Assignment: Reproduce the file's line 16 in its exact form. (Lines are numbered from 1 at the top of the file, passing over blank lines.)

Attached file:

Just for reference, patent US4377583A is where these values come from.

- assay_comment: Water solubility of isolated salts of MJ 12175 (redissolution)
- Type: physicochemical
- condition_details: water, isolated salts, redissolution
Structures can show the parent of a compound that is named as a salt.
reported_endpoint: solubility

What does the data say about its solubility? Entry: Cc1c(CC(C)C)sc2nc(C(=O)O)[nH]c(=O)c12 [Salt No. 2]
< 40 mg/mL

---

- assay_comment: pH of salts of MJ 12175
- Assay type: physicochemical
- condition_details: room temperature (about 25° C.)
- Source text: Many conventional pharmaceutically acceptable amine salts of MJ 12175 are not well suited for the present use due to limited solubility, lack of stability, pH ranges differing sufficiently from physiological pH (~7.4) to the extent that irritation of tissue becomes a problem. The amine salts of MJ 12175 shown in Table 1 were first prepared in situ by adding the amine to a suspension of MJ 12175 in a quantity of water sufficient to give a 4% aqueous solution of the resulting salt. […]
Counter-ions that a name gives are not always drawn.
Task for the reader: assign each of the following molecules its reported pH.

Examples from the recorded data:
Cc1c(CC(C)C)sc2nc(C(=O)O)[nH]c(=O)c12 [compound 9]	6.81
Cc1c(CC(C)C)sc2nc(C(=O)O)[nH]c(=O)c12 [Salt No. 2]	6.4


Examples from the recorded data: